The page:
From education to employment

Research commissioned by LSC finds positive local perception but confusion over the system remains.

Research conducted by Ipsos MORI on behalf of the LSC has found that those working within FE recognise the system to be key to meeting the government’s wider goals on economic competitiveness, social inclusion and community cohesion. Three in five (57%) of those canvassed regard the FE system to be well respected and 64% believe that the activities of the FE System have a major impact on the national economy and productivity.

The survey canvassed a wide range of those working both directly and indirectly with FE including MPs, local authorities, Sector Skills Councils, trade unions, sixth form colleges and training providers.

The majority of those questioned feel that the System has made good progress in recent years in quality of provision (63%), and general estate and buildings (61%) with the quality of leadership and choice of provision also being cited as improved by half of all stakeholders.

The research found that the respondents were more positive about local provision (69%) than national (54%). In addition, those canvassed appeared to reinforce the notion of FE largely being delivered in colleges. Training providers in particular are not yet seen as part of the FE system. The survey found that there is a need for training providers and employers to be better engaged with the system as 36% of employers responding said they had little or no understanding of the system

Mark Haysom, Chief Executive, Learning and Skills Council said: “All of us in the sector must work together to develop the reputation and understanding of FE amongst our key stakeholders. The work of the steering group is essential in highlighting the reforms taking place that will further meet the needs of learners and employers. This research helps us identify areas of concern, allows us to agree, with our partners, the direction of travel, and gives us the evidence we need to establish plans for the future.”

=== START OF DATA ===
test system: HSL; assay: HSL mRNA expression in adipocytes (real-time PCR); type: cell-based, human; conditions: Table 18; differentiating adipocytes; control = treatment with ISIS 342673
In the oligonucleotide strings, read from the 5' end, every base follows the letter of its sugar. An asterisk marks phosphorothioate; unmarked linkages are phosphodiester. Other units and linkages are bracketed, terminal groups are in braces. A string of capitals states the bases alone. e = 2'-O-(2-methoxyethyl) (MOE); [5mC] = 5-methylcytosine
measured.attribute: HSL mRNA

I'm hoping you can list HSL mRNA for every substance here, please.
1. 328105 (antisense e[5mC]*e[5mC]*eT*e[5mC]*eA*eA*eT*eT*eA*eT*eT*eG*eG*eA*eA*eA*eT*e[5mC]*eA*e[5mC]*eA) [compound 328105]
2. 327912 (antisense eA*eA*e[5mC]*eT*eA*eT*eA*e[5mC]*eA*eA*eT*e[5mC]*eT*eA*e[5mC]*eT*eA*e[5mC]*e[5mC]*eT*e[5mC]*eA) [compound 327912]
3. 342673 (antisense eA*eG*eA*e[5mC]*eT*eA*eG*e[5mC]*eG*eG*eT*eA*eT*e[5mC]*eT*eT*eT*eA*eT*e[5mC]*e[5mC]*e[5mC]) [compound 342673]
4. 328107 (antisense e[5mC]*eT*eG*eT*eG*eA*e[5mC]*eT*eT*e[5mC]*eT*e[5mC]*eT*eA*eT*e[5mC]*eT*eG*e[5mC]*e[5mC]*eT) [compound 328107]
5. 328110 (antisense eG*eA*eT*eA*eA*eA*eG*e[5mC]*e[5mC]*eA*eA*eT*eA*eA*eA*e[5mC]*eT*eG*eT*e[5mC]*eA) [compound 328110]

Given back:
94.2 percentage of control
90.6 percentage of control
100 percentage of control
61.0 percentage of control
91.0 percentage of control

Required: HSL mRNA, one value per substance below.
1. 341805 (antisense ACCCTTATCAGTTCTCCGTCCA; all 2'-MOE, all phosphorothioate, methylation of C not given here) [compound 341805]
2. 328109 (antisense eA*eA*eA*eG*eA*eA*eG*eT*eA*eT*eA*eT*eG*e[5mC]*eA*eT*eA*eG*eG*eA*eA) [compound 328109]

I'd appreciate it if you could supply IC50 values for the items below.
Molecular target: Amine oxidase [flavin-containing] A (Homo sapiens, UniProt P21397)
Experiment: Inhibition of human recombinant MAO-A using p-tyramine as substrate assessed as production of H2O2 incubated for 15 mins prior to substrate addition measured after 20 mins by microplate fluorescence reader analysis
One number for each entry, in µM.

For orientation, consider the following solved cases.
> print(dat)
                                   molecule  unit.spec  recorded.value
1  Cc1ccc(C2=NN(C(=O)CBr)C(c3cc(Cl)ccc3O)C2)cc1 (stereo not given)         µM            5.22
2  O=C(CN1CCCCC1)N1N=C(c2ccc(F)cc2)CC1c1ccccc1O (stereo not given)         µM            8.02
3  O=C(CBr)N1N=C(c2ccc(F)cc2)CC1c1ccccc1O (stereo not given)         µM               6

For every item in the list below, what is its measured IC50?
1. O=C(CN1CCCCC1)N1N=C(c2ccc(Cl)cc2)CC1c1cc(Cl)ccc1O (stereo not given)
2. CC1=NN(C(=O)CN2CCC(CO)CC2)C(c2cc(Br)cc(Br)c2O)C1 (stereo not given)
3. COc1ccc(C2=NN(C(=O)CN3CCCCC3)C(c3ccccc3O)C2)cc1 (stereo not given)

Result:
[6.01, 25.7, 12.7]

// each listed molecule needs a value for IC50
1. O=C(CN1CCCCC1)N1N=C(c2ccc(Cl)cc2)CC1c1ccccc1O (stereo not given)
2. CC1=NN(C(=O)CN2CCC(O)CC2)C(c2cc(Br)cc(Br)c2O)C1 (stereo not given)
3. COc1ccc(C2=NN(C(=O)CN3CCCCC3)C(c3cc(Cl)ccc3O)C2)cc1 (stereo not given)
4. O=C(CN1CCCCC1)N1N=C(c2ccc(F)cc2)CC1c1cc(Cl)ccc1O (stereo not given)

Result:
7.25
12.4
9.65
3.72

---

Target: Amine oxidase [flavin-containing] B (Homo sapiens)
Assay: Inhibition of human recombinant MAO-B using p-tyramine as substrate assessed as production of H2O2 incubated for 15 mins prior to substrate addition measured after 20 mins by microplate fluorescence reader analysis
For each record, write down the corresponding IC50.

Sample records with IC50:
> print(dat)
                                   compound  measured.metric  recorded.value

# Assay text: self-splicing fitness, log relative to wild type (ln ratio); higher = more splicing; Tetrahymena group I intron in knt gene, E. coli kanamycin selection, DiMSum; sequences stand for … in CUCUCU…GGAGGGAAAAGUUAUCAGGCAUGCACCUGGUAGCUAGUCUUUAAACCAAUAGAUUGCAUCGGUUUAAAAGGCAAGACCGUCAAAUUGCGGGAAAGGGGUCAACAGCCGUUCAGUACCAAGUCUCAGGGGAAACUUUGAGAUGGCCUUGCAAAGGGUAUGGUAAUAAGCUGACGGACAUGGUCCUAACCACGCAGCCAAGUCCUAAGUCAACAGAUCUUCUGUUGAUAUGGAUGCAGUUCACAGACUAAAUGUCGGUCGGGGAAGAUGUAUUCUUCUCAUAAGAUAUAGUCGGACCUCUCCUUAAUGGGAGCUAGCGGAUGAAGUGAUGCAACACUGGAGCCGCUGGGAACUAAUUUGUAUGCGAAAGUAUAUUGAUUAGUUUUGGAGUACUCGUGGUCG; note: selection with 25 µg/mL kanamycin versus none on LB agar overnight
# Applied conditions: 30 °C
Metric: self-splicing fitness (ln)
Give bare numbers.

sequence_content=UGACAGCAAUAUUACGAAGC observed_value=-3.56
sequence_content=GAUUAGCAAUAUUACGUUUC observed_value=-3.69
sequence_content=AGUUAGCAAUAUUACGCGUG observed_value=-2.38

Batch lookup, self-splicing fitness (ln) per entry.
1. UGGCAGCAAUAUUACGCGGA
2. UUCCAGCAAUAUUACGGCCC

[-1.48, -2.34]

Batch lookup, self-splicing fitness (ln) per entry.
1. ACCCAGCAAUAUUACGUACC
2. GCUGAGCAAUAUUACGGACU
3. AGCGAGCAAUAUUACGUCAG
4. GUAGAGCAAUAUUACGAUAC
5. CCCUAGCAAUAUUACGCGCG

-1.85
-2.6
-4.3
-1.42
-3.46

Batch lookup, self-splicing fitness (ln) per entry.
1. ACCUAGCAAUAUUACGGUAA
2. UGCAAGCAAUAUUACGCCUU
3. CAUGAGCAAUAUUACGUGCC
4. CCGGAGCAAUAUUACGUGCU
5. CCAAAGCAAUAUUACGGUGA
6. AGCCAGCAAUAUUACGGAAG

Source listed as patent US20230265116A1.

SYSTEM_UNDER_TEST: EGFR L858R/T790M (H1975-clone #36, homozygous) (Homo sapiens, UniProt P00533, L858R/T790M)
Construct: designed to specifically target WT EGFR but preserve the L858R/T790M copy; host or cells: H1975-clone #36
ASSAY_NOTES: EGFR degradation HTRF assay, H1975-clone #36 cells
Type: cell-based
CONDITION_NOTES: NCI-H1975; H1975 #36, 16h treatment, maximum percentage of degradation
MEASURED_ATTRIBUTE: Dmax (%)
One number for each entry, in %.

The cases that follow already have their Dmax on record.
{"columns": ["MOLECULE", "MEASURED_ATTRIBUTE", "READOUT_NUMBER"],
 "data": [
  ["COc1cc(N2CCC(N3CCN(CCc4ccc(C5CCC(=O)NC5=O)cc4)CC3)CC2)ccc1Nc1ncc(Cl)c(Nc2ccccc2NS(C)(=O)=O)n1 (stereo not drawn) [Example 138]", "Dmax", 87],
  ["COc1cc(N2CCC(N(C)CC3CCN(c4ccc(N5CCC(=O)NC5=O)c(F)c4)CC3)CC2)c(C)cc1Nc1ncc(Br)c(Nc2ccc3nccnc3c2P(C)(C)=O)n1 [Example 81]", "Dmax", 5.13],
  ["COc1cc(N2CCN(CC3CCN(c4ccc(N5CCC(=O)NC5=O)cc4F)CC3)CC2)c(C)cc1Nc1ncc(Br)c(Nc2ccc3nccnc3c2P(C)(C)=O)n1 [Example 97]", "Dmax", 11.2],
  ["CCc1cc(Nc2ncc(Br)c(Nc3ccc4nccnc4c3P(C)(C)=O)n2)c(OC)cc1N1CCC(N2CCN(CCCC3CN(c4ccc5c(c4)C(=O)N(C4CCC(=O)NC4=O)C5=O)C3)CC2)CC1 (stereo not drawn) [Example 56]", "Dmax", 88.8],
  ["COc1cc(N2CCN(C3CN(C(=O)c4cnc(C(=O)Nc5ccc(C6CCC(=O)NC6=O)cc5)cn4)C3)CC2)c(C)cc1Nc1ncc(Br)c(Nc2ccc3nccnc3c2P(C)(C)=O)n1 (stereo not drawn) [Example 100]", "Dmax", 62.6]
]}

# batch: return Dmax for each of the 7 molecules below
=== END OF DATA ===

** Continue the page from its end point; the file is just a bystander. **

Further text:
In January the FE Reputation Steering Group was set up by the LSC and Government with the aim of raising awareness, increasing understanding and enhancing the reputation of the FE system amongst key stakeholders. Its members include sixth form colleges, the Association of Learning Providers, the Association of Colleges and independent and work-based learning providers

Chief Executive of the Association of Colleges, John Brennan said: “Advancing the reputation of the FE sector is critical if we are to demonstrate to both external and internal audiences the value of FE and the contribution it makes to the economic and social success of this country. The strong base revealed by the survey is encouraging but much remains to be done.”

“It is very encouraging that this important research recognises the key role of the FE sector in meeting the skills needs of employers.” said Alison Birkinshaw, Principal of Nelson and Colne College, Lancashire, (a member of the FE Reputation Steering Group)

“We know that the vast majority of Colleges provide high quality training for employers. Moving forward, we must continue to enhance the reputation of the sector as a whole, to make sure that everyone is aware of the real impact education and training makes to individuals, employers and communities.”

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